Now he looked at me. He would have seemed relaxed enough to anyone who didn’t know him. But I could see the set of his jaw, and the anger and hunger and hurt in his eyes. He stepped into the room long enough to retrieve the notebook, and then returned to the door.
“We should go,” he told Johnny. “There are fans three deep across the street, it’s going to take a while.”
Johnny looked unhappily back and forth at us. I felt for him. It’s hard to be between two people whose distance is so crowded with things unsaid that it’s like sirens going off.
“Have a nice night,” I said. And looked at Duncan. Say something. Show me you forgive me. But he turned and left. He’s the best singer I know. He can do things with his voice that make people hear their own deepest questions, whether they like it or not. And he is good with silence, too.
I waited until I was sure they were gone. I imagined them in the car, not talking about it. Then I locked up the studio and went upstairs to have a glass of wine or three, and go to bed alone.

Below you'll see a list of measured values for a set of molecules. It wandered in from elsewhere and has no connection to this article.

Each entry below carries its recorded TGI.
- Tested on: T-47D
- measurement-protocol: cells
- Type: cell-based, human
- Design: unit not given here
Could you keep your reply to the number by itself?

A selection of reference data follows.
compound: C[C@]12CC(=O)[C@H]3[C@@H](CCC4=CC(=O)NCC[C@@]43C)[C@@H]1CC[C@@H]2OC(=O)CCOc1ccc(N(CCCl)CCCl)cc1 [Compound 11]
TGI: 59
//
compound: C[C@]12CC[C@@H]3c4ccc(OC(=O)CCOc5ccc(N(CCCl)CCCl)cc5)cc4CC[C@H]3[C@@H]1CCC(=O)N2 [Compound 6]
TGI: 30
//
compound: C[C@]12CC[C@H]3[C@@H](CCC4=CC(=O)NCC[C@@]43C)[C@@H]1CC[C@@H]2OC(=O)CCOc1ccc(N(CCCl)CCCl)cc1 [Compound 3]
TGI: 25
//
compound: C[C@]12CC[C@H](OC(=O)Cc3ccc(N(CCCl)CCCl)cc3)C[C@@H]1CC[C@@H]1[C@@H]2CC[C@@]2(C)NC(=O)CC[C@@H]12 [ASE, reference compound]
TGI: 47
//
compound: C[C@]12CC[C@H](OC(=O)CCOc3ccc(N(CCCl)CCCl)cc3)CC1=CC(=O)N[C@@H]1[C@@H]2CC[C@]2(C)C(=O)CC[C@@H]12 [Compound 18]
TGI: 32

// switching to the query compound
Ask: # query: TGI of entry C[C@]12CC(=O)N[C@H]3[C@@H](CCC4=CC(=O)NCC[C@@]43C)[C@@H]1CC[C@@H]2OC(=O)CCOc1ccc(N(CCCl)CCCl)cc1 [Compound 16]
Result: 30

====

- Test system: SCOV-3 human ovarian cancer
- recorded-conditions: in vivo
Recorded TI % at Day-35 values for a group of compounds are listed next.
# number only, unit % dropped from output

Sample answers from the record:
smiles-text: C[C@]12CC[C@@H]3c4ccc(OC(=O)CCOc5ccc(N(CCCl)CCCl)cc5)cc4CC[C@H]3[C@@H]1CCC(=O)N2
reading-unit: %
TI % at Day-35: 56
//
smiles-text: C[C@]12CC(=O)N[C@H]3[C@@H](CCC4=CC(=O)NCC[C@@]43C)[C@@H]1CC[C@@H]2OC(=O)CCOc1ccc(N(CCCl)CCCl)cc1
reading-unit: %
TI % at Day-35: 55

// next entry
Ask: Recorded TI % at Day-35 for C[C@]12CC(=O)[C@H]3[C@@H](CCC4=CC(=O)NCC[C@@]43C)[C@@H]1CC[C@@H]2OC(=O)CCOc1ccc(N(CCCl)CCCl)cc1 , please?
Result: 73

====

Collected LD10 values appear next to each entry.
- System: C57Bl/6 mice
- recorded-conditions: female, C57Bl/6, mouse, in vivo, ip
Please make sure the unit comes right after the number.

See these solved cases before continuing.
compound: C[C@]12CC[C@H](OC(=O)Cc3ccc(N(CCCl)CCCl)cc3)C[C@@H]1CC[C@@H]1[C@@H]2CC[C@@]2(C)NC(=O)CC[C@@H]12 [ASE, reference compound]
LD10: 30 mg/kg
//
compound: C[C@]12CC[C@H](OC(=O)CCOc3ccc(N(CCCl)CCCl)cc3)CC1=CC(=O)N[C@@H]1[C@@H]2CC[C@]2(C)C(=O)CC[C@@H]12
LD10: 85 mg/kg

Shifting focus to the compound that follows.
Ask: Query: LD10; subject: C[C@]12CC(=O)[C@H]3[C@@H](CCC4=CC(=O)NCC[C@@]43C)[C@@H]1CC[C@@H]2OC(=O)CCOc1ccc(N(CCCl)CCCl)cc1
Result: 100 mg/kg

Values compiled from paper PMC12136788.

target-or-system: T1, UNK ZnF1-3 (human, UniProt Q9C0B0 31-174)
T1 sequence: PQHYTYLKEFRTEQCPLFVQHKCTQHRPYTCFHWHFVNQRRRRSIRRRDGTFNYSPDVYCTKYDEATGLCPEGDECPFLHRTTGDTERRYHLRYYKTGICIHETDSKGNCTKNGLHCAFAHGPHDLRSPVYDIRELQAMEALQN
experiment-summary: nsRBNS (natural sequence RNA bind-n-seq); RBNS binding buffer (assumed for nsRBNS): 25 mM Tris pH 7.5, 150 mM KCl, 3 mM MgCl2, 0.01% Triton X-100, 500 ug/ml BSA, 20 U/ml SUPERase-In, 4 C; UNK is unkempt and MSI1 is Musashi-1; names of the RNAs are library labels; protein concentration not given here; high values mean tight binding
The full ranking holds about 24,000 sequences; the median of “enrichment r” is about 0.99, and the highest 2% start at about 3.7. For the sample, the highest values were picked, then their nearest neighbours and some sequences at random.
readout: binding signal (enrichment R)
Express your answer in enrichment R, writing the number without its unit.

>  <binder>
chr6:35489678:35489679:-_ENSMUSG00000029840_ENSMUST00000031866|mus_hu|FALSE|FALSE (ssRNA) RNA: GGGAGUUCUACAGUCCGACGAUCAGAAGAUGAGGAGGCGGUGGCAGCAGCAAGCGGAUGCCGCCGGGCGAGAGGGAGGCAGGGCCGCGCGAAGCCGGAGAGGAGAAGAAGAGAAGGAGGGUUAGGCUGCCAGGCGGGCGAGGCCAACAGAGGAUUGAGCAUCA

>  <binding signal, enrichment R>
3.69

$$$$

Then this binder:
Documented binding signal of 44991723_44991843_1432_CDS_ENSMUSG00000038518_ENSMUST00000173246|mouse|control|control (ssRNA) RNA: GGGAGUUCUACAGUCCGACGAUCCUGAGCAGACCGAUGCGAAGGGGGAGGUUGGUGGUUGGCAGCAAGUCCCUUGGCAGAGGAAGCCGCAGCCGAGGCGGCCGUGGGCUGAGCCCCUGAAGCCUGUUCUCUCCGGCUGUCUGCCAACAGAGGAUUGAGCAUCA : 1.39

When my doorbell rang an hour later, I was so startled that I spilled my wine. And then my heart began to drum inside my chest, Duncan, Duncan, and I was so scared that I nearly didn’t answer, because he had finally come to say something and I didn’t think I could bear to hear it.
But when I did open, Lucky marched past me with two bags of Thai food and another bottle of wine, and the determined look she gets when there is a problem to be solved. She headed for the kitchen.
“Come right on in,” I said, with the bite that dodging a bullet sometimes brings to the moment.
She stopped and wheeled, bags swinging from her hands, bottle precarious under her arm. “Enough bullshit,” she said. “I am tired of getting fretty midnight emails from the band, so you are by jesus going to tell me what’s going on. What did he do? Did he say something rotten? Did he fuck somebody you really can’t stand?”
And I was never, never going to talk about it to anyone, but my heart was still on the disco beat and the wine was wailing within me, and I said, “He wants to move in.”